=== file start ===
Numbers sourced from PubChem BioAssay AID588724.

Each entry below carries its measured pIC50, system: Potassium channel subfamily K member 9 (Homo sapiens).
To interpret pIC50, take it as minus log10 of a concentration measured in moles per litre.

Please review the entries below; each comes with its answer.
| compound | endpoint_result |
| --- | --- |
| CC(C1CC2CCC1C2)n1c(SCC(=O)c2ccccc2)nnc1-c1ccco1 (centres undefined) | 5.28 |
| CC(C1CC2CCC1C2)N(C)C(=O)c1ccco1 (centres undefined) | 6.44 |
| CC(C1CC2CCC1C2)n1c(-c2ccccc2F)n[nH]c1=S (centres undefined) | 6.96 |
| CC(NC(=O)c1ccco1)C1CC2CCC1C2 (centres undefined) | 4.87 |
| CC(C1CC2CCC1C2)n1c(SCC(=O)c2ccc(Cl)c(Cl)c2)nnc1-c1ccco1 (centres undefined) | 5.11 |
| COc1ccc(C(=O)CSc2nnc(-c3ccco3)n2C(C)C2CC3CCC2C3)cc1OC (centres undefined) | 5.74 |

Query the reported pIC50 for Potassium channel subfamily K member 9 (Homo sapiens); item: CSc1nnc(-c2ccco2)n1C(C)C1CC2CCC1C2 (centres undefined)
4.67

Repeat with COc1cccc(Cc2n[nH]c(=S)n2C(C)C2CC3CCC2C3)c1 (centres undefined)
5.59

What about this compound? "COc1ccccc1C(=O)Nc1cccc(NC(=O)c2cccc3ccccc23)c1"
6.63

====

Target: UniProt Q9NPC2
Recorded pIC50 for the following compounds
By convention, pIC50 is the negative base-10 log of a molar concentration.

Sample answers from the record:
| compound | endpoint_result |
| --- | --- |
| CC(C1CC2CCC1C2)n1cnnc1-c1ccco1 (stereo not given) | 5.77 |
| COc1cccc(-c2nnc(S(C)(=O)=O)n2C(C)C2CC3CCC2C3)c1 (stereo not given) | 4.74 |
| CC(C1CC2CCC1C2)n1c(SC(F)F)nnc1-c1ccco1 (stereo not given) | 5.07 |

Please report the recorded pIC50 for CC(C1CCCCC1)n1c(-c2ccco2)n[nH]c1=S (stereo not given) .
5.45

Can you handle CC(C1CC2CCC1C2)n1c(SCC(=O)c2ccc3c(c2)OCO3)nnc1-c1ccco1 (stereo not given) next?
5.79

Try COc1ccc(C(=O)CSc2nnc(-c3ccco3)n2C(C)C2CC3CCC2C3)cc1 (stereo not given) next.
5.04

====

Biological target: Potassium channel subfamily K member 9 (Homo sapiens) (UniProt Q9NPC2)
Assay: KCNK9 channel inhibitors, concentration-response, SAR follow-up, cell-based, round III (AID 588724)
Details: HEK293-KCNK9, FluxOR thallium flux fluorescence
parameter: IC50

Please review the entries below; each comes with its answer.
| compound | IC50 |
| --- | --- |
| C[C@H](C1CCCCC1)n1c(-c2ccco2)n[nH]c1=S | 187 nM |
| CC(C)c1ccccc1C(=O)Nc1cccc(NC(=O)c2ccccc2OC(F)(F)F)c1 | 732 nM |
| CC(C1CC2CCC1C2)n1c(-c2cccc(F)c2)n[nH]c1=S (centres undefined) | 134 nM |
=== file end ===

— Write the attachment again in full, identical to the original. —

Numbers sourced from PubChem BioAssay AID588724.

Each entry below carries its measured pIC50, system: Potassium channel subfamily K member 9 (Homo sapiens).
To interpret pIC50, take it as minus log10 of a concentration measured in moles per litre.

Please review the entries below; each comes with its answer.
| compound | endpoint_result |
| --- | --- |
| CC(C1CC2CCC1C2)n1c(SCC(=O)c2ccccc2)nnc1-c1ccco1 (centres undefined) | 5.28 |
| CC(C1CC2CCC1C2)N(C)C(=O)c1ccco1 (centres undefined) | 6.44 |
| CC(C1CC2CCC1C2)n1c(-c2ccccc2F)n[nH]c1=S (centres undefined) | 6.96 |
| CC(NC(=O)c1ccco1)C1CC2CCC1C2 (centres undefined) | 4.87 |
| CC(C1CC2CCC1C2)n1c(SCC(=O)c2ccc(Cl)c(Cl)c2)nnc1-c1ccco1 (centres undefined) | 5.11 |
| COc1ccc(C(=O)CSc2nnc(-c3ccco3)n2C(C)C2CC3CCC2C3)cc1OC (centres undefined) | 5.74 |

Query the reported pIC50 for Potassium channel subfamily K member 9 (Homo sapiens); item: CSc1nnc(-c2ccco2)n1C(C)C1CC2CCC1C2 (centres undefined)
4.67

Repeat with COc1cccc(Cc2n[nH]c(=S)n2C(C)C2CC3CCC2C3)c1 (centres undefined)
5.59

What about this compound? "COc1ccccc1C(=O)Nc1cccc(NC(=O)c2cccc3ccccc23)c1"
6.63

====

Target: UniProt Q9NPC2
Recorded pIC50 for the following compounds
By convention, pIC50 is the negative base-10 log of a molar concentration.

Sample answers from the record:
| compound | endpoint_result |
| --- | --- |
| CC(C1CC2CCC1C2)n1cnnc1-c1ccco1 (stereo not given) | 5.77 |
| COc1cccc(-c2nnc(S(C)(=O)=O)n2C(C)C2CC3CCC2C3)c1 (stereo not given) | 4.74 |
| CC(C1CC2CCC1C2)n1c(SC(F)F)nnc1-c1ccco1 (stereo not given) | 5.07 |

Please report the recorded pIC50 for CC(C1CCCCC1)n1c(-c2ccco2)n[nH]c1=S (stereo not given) .
5.45

Can you handle CC(C1CC2CCC1C2)n1c(SCC(=O)c2ccc3c(c2)OCO3)nnc1-c1ccco1 (stereo not given) next?
5.79

Try COc1ccc(C(=O)CSc2nnc(-c3ccco3)n2C(C)C2CC3CCC2C3)cc1 (stereo not given) next.
5.04

====

Biological target: Potassium channel subfamily K member 9 (Homo sapiens) (UniProt Q9NPC2)
Assay: KCNK9 channel inhibitors, concentration-response, SAR follow-up, cell-based, round III (AID 588724)
Details: HEK293-KCNK9, FluxOR thallium flux fluorescence
parameter: IC50

Please review the entries below; each comes with its answer.
| compound | IC50 |
| --- | --- |
| C[C@H](C1CCCCC1)n1c(-c2ccco2)n[nH]c1=S | 187 nM |
| CC(C)c1ccccc1C(=O)Nc1cccc(NC(=O)c2ccccc2OC(F)(F)F)c1 | 732 nM |
| CC(C1CC2CCC1C2)n1c(-c2cccc(F)c2)n[nH]c1=S (centres undefined) | 134 nM |